What Are Literary Motifs? - Definition & Examples

Lesson Transcript
Instructor: Maria Howard

Maria is a teacher and a learning specialist and has master's degrees in literature and education.

Literary motifs are defined as objects or ideas that recur throughout a work of literature. Discover important terms such as major theme, minor theme, subject, and thematic statement (and how they relate to motifs), as well as examples of motifs from 'The Great Gatsby' and 'Sense and Sensibility.' Updated: 08/30/2021

What Is a Theme?

Powerful and lasting works of art elevate simple, universal subjects - family, romantic relationships, growing up - into something much more nuanced and meaningful. Shakespeare's Romeo and Juliet takes the very broad subject of love and focuses on two young lovers kept apart by family feuds and miscommunication. It's a love story, but the deeper, universal ideas explored are loyalty, family obligations and passion.

Theme is an underlying message in a piece of literature. It is the central idea of a story, sometimes easily summed up in a single word, such as 'love' or 'death.' That doesn't mean that what a literary work has to say about the theme is simple.

Often, a larger, universal theme, like love or war, is explored in-depth in a piece of literature, giving way to smaller, minor themes. For example, we all know the major theme of Romeo and Juliet is romantic love, but within that theme you have the smaller themes of passion, loyalty and family bonds. These themes, both minor and major, are explored through characters (the young lovers Romeo and Juliet, the feuding Capulet and Montague families), through plot (Romeo and Juliet meeting at a party, Juliet's cousin killing Romeo's friend) and through other literary elements.

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  • 0:06 What Is a Theme?
  • 1:29 Subject and Theme
  • 3:24 What Is a Motif?
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Subject and Theme

It is important to differentiate between a text's subject and its themes. While several works of literature explore war or love or family as their primary subject, authors often treat the same subject differently. This is where themes come into play, with authors using themes to focus their message. Romeo and Juliet and Jane Austen's Sense and Sensibility both tackle romantic love as their subject, but through plot, characters and other literary conventions, we are given very different messages about love through their themes.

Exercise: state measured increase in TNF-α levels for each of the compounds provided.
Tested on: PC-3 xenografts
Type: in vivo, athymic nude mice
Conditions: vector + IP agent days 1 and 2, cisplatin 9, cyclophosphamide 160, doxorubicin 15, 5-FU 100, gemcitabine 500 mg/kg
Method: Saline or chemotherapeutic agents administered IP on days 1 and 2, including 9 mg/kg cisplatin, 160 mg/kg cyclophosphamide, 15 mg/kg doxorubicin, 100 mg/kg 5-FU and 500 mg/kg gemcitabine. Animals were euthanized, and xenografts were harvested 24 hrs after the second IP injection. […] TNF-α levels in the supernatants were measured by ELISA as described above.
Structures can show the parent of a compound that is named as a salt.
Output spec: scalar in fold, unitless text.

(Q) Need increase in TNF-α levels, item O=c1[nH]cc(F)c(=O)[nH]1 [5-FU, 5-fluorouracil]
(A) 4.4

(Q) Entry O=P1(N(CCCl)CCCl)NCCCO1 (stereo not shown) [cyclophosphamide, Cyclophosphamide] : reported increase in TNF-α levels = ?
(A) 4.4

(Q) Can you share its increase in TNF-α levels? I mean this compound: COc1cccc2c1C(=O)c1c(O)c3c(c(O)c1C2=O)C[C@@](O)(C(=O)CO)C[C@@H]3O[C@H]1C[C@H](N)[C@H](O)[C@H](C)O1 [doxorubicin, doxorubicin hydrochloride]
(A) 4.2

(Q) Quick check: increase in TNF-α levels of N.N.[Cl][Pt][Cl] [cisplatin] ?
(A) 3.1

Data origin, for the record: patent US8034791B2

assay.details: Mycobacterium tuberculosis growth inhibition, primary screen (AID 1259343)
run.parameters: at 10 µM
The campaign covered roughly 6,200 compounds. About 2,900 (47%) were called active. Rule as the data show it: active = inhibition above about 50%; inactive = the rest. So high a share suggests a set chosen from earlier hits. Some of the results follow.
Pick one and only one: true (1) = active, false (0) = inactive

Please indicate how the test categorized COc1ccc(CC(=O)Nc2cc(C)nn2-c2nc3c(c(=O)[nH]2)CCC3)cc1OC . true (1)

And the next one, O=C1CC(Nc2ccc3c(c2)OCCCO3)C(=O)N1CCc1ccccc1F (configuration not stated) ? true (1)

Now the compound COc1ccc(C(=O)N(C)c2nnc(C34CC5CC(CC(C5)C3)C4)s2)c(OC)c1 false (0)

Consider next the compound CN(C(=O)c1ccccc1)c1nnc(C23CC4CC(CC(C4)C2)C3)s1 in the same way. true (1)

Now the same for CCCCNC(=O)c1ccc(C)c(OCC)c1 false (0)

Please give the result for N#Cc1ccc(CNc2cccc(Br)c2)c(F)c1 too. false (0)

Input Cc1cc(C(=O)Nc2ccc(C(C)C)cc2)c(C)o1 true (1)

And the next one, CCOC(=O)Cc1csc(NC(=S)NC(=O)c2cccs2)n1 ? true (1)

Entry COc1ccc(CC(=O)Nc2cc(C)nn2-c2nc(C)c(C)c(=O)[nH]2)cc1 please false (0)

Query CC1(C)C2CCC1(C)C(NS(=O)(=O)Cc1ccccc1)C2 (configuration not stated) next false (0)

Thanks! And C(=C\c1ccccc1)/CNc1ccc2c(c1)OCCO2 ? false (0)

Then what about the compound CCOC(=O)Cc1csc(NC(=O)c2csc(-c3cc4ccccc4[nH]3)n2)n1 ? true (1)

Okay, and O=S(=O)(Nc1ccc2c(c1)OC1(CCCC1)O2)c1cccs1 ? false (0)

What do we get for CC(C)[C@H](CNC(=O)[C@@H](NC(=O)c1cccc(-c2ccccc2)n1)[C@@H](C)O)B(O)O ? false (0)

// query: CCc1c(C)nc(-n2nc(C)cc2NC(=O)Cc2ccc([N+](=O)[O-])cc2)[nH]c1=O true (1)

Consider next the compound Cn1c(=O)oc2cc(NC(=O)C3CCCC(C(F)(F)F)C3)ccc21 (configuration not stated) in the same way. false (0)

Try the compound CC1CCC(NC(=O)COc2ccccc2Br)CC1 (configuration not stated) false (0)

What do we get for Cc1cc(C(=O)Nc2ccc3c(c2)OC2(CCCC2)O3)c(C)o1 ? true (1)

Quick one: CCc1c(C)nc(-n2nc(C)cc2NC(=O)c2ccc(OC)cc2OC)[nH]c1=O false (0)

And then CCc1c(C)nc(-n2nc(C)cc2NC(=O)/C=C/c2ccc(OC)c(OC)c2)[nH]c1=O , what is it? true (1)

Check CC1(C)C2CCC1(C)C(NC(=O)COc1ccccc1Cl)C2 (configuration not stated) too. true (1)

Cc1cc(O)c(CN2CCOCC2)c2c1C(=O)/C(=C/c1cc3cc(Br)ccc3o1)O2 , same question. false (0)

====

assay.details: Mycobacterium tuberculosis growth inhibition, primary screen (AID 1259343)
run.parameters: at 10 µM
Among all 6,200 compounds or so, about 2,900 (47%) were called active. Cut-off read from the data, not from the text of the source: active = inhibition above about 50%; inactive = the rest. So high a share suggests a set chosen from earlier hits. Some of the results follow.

A thematic statement is what the author is trying to say about their subject through their choice of major and minor themes and how writers use those themes to deliver a message. Think about the treatment of the subject of wealth in the novel The Great Gatsby by F. Scott Fitzgerald, which differs from the treatment of wealth in Charles Dickens' Great Expectations and the children's book Lilly's Purple Plastic Purse.

For some characters in The Great Gatsby, wealth is a way for the newly rich, like Jay Gatsby, to enter into society. For others, wealth protects them; think of the old-moneyed Daisy and Tom Buchanan. Wealth is something the narrator, Nick Carraway, stands outside of, as distant and detached to the opulence surrounding him throughout the novel as he is to the unfolding events.

While wealth is a primary subject of The Great Gatsby, Fitzgerald uses the themes of class, decadence and societal norms to shape his thematic statement. Each character in the story, from Jay Gatsby to Nick Carraway, plays their part in revealing what Fitzgerald wants to say about wealth's influence on society. His choice of setting, a wealthy enclave outside of New York City during the Roaring 20s, gives us access to the lavish spending and extravagant lifestyles Fitzgerald looks to critique.

What Is a Motif?

A motif is an object or idea which reoccurs throughout a work of literature. Through their repetition and placement, motifs can contribute to an author's thematic statement. For example, in The Great Gatsby the green light at the end of the Buchanans' dock is mentioned in both Chapter 1 and Chapter 9. Both uses of the green light - an external reminder of Gatsby's longing for Daisy and, later, representative of Nick's uncertain future - contribute to the themes explored in the novel.

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